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Prospect Talk: Deep Diving

As a refresher on what this here column is all about, here’s the intro from last week:

By far the most requested topic we received in the comments of our “Podcast For Your Eyes” as well as on Twitter is; back-end or deeper prospects that will jump up rankings. While I think this is a great idea for a future PFYE, I thought I’d allow a peek at my personal list of guys with some small write-ups. These are not in depth scouting reports or anything like that, but just reasons to like them and/or reasons to be cautious. I’ve broken them into “Back End” and “Off The Charts” types. Back enders (settle down) are guys that are either on one or two top 100 or 150 lists or even all of them but further down the rankings. They may not even be on any, but are well known in the public consciousness as “deep guys”. The off the charters are guys that are even further down than that. I’m not going to promise to tell you a name you don’t know in this section because I’ve broken too many promises already. Never again. I’m hoping this can be a recurring feature here as the season goes on and we continue to discover more and more pop-up guys.

This is also an opportunity for me to tell you guys to get familiar with Beyond The Boxscore’s super useful Consensus Top 190 Prospects, as I’m going to use it as a reference point. I will also be referencing Bret’s top prospect rankings when applicable.

Back End

Mauricio Cabrera – SP – Atlanta Braves

So Cabrera didn’t make the top 190 either but given his #4 ranking on Baseball Prospectus’ Atlanta Top 10, and #6 on Baseball America’s, he’s enough of a known quantity that he resides in this section. Cabrera draws attention for his fastball, which has elite velocity. He sits in the low to mid 90s with hit, but can hit triple digits from time to time. The arm is very loose, and at 6’2/180 lbs, Cabrera has a projectable frame. He has feel for the change up. It’s erratic now, but shows the potential to be an above-average pitch in time. He has the chance for an average breaking ball, which would give him three average or better pitches. It’s not all roses though, as with any young pitcher, Cabrera will need to refine his command and develop his arsenal. Lo-A will be a good challenge for him this year, and I am predicting some top 100 placements by next season.

Off The Chart

Dilson Herrera – 2B – Pittsburgh Pirates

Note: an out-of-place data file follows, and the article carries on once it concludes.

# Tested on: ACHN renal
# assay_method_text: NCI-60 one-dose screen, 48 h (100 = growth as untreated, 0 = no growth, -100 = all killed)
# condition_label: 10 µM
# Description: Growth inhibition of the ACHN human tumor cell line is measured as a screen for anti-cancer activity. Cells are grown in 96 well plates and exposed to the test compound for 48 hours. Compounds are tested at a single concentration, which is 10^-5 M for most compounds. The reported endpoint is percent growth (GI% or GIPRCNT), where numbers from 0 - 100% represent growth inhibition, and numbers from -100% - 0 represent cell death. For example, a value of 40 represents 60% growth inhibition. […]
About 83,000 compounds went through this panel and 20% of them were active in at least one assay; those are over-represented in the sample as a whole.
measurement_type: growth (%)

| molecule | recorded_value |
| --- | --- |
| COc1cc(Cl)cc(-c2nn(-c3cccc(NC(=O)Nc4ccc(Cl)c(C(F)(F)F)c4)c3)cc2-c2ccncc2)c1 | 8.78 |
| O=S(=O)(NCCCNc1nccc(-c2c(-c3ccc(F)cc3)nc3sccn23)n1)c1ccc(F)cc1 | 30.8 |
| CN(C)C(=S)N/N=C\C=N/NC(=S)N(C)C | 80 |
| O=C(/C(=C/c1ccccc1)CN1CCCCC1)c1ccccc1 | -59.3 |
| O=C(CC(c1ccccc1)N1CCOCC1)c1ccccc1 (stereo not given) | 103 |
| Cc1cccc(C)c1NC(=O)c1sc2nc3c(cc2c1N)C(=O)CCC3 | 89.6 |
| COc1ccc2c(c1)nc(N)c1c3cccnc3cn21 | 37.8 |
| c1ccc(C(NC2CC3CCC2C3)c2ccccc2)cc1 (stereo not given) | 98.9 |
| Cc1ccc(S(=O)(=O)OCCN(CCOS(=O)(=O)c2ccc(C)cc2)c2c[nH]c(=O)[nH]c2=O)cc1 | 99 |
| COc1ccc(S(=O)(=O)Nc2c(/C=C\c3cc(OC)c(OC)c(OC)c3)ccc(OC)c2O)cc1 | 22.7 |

I originally had Herrera in the Back End section before realizing that he wasn’t on the Consensus top 190. That said, it feels like he’s something of a known quantity by now. He came on towards the end of last year, and then got even more pub, cracking Baseball Prospectus’ “Prospects on the Rise” section. Herrera is definitely limited to the right side of the infield, but given that Dustin Ackley is still a top 10 2B in dynasty leagues, this isn’t necessarily a bad thing for his value. Herrera can really hit, and has started 2013 off nicely, hitting .273/.380/.394 as a 19-year old in Lo-A.  He’s got solid pop for his size, and plus speed that he hasn’t quite figured out how to use on the basepaths. He’s not going to be a star, but a prospect that starts to get attention is one that you can move for profit later.

Rafael De Paula – SP – New York Yankees

A bit old for his level, De Paula started making waves in the Dominican Summer League last year, when he struck out 85 batters against only 18 walks in 61.2 innings, finishing the year with a stellar 1.46 ERA. He’s started off well in 2013 too, striking out 33 (THIRTY THREE) in 17.1 innings, though he has walked 9 as well. He’s got a big fastball that can reach as high as 99 MPH and just explodes out of his hand. He throws a hard curve that flashes plus as well. He is lauded for his make up. The issues are his age relative to his level and the development of the change. If he can’t develop a third pitch, his future likely lies in the bullpen. If he can get a third pitch, he could be an above average #3.

Gabriel Guerrero – OF – Seattle Mariners

Vladimir’s nephew, Gabriel had a wildly successful 2o12 between the Dominican Summer League and the Arizona Rookie League, putting up a combined .349/.393/.593 slash line, adding 15 homers (in about 300 at-bats) as an 18 year old. The Mariners were aggressive with him this year, pushing him to full season ball in Lo-A Clinton, and it’s been a struggle early on. He’s young though, and this is a learning experience. Whether Guerrero can adjust will tell us a lot. Guerrero has a RF build with a plus arm, and strong hands that can generate big power.

Rosell Herrera – SS – Colorado Rockies

This one might be a bit of a reach even for me, but here goes. Herrera is a switch hitting shortstop who, at 6’3/180 lbs can still fill out a bit. He wasn’t particularly impressive statwise in 2012, but he’s gotten off to a hot start in 2013 (small sample size warning!), going for a .325/.402/.532 slash line. It’s only 77 at-bats, but Herrera has the type of profile that will allow him to go from middling to major prospect. He’s got a natural ability to barrel the ball on the bat, despite a lot of noise in his set up. His swing can get long, but if he can tighten it, there’s a huge amount of growth potential. There remains a chance he outgrows shortstop, which would be a major detriment to his value, but I have hope he can stick. He’s a pure flier, but putting my money where my mouth is, I’ve snagged him in my NL-Only league.

You can follow me on Twitter at @cdgoldstein
You can read my other work at Fake Teams and MLB Draft Insider

The Author

Craig Goldstein

Craig Goldstein

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